DOI: 10.3390/app13179898 ISSN:

A Novel Way of Optimizing Headlight Distributions Based on Real-Life Traffic and Eye Tracking Data Part 3: Driver Gaze Behaviour on Real Roads and Optimized Light Distribution

Jonas Kobbert, Anil Erkan, John D. Bullough, Tran Quoc Khanh
  • Fluid Flow and Transfer Processes
  • Computer Science Applications
  • Process Chemistry and Technology
  • General Engineering
  • Instrumentation
  • General Materials Science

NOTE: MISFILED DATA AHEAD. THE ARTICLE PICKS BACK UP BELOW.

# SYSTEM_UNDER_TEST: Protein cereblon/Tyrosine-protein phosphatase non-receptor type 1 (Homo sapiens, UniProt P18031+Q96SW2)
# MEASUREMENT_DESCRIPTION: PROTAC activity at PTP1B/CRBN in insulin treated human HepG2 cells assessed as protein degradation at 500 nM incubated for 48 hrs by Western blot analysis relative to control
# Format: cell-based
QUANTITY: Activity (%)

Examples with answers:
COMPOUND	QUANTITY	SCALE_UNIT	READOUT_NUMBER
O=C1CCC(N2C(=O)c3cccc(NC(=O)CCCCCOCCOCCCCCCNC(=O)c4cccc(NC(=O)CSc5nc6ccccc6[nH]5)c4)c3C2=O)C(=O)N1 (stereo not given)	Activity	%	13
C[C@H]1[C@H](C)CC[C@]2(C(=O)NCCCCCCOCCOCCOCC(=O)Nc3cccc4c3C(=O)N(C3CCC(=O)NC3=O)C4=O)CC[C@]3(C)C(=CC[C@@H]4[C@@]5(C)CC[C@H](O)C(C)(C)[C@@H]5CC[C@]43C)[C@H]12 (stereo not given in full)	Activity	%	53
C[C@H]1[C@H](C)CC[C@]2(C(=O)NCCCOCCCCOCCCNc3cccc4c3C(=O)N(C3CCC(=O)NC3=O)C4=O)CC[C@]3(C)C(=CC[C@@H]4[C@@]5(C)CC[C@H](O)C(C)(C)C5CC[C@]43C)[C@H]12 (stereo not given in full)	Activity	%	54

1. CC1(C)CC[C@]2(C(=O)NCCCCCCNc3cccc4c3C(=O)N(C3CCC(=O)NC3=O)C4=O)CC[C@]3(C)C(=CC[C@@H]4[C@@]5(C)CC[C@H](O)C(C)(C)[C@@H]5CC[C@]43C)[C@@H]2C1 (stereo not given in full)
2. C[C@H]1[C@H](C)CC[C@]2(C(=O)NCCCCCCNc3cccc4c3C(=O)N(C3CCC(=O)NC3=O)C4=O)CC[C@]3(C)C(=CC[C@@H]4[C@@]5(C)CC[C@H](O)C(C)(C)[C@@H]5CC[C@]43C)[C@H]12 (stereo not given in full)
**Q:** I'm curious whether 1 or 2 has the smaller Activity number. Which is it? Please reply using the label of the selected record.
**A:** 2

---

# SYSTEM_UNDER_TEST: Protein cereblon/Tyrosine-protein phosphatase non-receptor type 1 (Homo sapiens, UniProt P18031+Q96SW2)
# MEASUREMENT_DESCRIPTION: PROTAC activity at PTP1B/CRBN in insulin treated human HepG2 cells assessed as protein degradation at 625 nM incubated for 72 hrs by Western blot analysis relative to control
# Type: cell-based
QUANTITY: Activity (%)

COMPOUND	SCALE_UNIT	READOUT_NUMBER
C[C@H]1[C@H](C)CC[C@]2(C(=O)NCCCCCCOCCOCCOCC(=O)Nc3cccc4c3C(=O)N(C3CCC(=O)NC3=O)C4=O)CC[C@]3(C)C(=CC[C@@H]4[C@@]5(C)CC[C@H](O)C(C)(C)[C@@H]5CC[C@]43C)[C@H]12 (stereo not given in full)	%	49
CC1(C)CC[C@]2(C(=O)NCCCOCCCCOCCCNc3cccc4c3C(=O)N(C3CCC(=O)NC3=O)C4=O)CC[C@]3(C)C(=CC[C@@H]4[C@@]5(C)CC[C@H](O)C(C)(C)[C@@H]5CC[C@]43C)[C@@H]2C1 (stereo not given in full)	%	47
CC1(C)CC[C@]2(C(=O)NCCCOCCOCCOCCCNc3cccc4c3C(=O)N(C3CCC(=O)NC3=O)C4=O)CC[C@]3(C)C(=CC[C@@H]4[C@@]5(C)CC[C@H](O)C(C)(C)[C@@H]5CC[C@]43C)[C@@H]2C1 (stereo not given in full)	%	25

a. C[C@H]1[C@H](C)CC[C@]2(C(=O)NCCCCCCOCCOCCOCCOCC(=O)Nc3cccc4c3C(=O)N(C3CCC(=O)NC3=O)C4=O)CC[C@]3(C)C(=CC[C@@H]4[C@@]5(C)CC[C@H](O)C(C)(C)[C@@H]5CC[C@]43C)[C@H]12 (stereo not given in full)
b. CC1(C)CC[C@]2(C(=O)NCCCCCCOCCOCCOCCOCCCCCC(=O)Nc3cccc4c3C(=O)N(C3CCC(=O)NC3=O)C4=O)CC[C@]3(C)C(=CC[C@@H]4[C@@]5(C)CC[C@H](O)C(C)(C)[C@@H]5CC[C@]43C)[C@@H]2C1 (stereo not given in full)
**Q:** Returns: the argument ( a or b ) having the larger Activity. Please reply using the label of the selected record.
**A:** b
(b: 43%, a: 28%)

In order to find optimized headlight distributions based on real traffic data, a three-step approach has been chosen. The complete investigations are too extensive to fit into a single paper; this paper is the last of a three part series. Over the three papers, a novel way to optimize automotive headlight distributions based on real-life traffic and eye tracking data is presented. Across all three papers, a total of 119 test subjects participated in the studies with over 15,000 km of driving, including recordings of gaze behaviour, light data, detection distances, and other objects in traffic. In this third paper, driver gaze behaviour is recorded while driving a 128 km round course, covering urban roads, country roads, and motorways. This gaze behaviour is then analysed and compared to prior work covering driver gaze behaviour. Comparing the gaze distributions with roadway object distributions from part two of this series, Analysis of Real-World Traffic Data in Germany and combining them with the idealized baseline headlight distribution from part one, different optimized headlight distributions can be generated. These headlight distributions can be optimized for different driving requirements based on the data that is used and weighting the different road types differently. The resulting headlight distribution is then compared to a standard light distribution in terms of the required luminous flux, angular distribution, and overall shape. Nonetheless, it is the overall approach that has been taken that we see as the primary novel outcome of this investigation, even more than the actual distribution resulting from this effort.

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